Colombian government, FARC leaders return to negotiating table in Havana

World Today

The Colombian government and the leftist FARC rebels returned to the negotiating table in Havana in a bid to end the longest running armed conflict in the Americas. Colombia’s President Jose Manuel Santos has said he wants 2015 to be “the year of peace” and has for the first time offered to consider a bilateral ceasefire. CCTV America’s Michael Voss reported this story from Havana.

Colombian government, FARC leaders return to negotiating table in Havana

The Colombian government and the leftist FARC rebels returned to the negotiating table in Havana in a bid to end the longest running armed conflict in the Americas. Colombia's President Jose Manuel Santos has said he wants 2015 to be "the year of peace" and has for the first time offered to consider a bilateral ceasefire. CCTV America's Michael Voss reported this story from Havana.

The Colombian FARC rebels began their latest unilateral ceasefire in Dec. 2014. Until now the government has always refused to participate, accusing the FARC of using a previous joint ceasefire to regroup and re-arm.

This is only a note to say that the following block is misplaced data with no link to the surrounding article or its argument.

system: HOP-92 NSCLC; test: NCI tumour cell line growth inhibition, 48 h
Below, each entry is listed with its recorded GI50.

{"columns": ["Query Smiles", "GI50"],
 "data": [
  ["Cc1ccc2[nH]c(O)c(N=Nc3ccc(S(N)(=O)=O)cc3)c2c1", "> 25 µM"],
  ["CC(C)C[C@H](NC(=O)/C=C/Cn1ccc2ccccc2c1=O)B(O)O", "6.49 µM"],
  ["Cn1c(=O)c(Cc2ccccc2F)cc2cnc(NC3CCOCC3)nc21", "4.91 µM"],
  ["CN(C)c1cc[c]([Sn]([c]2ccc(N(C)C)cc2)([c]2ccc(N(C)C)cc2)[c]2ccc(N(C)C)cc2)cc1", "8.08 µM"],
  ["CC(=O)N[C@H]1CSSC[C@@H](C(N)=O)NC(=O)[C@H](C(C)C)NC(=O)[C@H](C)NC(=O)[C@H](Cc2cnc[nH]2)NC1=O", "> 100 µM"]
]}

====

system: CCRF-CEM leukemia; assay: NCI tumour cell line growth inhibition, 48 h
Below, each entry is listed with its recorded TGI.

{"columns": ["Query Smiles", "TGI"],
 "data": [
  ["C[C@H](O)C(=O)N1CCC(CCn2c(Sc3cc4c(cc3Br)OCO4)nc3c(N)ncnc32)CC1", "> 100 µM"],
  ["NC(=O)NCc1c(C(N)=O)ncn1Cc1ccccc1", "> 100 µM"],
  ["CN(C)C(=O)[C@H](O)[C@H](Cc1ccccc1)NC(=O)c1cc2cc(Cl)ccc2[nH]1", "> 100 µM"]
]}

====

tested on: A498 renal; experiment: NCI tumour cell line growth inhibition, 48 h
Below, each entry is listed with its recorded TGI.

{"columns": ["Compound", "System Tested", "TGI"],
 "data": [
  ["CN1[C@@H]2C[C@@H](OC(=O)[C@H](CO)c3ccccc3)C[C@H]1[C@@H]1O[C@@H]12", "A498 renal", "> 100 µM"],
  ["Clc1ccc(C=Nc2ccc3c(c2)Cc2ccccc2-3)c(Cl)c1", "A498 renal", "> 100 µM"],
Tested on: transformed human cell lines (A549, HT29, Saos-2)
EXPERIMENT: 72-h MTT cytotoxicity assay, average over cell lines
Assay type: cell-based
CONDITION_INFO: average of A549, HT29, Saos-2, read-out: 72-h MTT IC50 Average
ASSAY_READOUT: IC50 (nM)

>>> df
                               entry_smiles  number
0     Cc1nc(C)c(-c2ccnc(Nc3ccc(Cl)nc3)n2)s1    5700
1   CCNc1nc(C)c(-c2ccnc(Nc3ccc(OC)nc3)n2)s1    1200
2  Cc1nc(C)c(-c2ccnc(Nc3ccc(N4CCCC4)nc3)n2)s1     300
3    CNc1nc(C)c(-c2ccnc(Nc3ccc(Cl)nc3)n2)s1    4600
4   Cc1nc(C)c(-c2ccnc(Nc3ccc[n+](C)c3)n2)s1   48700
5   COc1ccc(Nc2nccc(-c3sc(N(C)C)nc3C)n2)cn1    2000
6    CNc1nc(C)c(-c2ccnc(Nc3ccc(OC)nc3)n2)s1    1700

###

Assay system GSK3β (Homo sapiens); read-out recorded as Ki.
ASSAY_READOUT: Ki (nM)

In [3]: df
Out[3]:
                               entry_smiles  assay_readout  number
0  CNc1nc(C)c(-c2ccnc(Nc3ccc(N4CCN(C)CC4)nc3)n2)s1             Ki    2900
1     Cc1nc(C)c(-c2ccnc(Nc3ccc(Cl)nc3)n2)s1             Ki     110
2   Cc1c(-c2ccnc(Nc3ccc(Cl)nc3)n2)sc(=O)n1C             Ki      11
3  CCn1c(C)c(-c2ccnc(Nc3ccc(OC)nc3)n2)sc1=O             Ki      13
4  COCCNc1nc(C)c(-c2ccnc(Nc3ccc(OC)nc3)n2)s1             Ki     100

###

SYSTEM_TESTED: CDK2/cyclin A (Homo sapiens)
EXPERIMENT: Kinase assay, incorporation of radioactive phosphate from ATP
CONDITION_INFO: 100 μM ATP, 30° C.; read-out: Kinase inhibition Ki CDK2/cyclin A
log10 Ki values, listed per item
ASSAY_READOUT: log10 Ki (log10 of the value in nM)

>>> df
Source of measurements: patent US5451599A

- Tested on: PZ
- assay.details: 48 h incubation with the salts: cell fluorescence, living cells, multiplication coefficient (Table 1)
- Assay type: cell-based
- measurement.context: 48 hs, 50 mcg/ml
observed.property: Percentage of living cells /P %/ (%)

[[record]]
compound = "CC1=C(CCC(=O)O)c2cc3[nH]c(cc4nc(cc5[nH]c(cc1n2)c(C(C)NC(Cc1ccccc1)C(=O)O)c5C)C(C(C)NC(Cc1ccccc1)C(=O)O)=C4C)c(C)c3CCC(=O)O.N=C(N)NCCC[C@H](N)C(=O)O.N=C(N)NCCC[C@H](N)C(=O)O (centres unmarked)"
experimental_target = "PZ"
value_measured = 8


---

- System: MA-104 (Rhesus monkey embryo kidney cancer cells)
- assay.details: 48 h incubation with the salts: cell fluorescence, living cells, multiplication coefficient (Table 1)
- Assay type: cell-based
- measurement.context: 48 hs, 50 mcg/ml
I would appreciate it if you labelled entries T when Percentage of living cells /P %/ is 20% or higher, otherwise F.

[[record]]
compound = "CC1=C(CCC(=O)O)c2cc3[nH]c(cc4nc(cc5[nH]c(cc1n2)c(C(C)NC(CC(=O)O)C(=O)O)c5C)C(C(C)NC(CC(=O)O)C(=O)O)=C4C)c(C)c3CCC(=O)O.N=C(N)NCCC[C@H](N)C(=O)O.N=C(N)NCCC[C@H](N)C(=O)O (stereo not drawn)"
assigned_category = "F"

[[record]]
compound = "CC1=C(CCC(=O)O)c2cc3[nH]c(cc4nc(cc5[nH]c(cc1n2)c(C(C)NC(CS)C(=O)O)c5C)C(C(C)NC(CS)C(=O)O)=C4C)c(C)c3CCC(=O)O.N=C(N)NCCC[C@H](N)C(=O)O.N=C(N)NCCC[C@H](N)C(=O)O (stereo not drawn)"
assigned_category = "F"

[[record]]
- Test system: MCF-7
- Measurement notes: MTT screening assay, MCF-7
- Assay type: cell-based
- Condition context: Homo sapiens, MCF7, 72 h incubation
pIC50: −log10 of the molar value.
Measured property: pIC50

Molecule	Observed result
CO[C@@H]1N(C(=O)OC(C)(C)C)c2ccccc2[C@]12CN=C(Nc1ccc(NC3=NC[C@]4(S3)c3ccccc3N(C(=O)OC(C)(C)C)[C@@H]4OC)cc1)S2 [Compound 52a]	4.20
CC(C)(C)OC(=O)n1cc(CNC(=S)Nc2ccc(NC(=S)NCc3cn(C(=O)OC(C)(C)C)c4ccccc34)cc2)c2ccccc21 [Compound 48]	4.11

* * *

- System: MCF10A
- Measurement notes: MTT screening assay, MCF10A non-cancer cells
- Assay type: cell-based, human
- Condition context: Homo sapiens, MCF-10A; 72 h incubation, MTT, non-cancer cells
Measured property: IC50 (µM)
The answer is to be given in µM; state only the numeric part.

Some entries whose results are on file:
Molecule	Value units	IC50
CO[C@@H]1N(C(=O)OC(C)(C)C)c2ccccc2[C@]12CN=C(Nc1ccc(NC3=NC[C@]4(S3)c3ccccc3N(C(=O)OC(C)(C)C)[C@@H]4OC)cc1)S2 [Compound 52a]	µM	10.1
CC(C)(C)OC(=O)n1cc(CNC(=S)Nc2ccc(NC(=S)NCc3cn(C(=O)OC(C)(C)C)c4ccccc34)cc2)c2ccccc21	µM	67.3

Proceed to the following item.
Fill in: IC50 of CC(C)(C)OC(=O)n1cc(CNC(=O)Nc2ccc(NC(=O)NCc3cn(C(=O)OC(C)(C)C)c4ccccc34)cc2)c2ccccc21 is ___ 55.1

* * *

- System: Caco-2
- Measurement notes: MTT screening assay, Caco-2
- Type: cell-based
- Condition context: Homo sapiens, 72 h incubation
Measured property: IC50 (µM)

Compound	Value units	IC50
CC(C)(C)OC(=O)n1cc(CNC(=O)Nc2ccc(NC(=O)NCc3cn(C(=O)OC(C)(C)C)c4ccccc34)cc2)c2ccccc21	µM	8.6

The negotiations, which resumed on Monday in Havana, have reached a point where the authorities believe that de-escalating the conflict could help secure a final peace accord.

There has been no official reaction to the offer, though a FARC spokesman did confirm that their unilateral ceasefire remains in place.

“For humanitarian reasons the [FARC] has proposed gestures to help de-escalate the conflict and to declare and order an indefinite unilateral ceasefire that can be verified,” FARC Spokesman Joaquin Gomez said.

Speaking at a conference in Colombia before flying back to Havana, the government’s chief negotiator also raised the issue of clearing the rebel minefields.

FARC has said it is not willing to negotiate a peace deal only to see its leaders go straight to jail, yet public opinion in Colombia is strongly opposed to letting past crimes go unpunished.